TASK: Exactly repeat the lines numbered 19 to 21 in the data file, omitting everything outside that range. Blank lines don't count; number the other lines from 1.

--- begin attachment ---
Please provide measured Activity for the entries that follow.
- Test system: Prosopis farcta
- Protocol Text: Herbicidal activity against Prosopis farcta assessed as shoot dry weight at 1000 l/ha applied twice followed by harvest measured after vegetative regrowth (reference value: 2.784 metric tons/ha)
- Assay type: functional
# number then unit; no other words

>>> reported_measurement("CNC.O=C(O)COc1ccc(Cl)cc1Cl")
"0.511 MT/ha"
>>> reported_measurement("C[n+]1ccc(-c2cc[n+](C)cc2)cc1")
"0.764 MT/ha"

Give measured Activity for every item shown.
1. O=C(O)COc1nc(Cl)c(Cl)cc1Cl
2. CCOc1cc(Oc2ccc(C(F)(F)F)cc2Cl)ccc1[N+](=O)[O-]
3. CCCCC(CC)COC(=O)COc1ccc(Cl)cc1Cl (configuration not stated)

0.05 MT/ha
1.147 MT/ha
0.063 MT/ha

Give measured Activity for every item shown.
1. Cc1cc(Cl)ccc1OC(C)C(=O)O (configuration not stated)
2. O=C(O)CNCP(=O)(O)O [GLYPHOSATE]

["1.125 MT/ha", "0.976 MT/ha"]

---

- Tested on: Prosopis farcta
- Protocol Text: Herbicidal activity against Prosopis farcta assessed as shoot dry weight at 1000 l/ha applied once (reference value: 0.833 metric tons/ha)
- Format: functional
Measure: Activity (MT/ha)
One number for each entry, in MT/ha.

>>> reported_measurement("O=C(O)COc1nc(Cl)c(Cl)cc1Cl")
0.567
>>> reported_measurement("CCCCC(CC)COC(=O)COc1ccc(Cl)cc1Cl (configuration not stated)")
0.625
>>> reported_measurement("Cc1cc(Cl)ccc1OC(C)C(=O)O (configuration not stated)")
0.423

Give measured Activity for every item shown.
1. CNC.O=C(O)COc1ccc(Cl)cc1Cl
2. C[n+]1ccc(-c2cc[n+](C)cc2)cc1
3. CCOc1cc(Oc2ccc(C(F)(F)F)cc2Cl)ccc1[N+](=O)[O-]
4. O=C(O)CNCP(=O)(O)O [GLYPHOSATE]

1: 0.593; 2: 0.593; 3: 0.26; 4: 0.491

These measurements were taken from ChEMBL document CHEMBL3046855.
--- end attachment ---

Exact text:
2. O=C(O)CNCP(=O)(O)O [GLYPHOSATE]

["1.125 MT/ha", "0.976 MT/ha"]

---